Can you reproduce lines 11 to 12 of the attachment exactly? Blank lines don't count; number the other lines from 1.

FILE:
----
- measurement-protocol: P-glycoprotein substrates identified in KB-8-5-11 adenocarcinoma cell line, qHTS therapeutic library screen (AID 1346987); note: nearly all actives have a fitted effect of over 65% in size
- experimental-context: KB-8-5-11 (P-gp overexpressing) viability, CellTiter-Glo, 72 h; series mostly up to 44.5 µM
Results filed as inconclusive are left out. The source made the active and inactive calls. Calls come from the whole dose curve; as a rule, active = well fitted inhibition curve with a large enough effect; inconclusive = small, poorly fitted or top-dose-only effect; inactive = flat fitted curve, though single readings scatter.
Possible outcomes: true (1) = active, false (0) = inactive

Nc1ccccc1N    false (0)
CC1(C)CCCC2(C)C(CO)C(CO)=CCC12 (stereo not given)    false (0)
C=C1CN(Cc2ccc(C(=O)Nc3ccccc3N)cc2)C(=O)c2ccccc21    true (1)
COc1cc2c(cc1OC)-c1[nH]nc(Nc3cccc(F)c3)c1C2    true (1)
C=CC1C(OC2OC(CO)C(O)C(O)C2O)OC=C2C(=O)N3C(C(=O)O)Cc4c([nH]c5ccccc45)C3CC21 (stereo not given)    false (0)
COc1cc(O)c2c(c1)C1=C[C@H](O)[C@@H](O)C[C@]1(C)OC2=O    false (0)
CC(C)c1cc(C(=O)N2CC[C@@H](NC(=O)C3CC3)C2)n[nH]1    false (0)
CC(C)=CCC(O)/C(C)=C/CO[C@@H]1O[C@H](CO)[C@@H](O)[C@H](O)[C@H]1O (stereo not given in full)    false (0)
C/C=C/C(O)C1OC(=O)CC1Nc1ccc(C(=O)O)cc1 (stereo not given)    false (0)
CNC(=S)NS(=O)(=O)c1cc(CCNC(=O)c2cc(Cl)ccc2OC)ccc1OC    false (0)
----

CC(C)c1cc(C(=O)N2CC[C@@H](NC(=O)C3CC3)C2)n[nH]1    false (0)
CC(C)=CCC(O)/C(C)=C/CO[C@@H]1O[C@H](CO)[C@@H](O)[C@H](O)[C@H]1O (stereo not given in full)    false (0)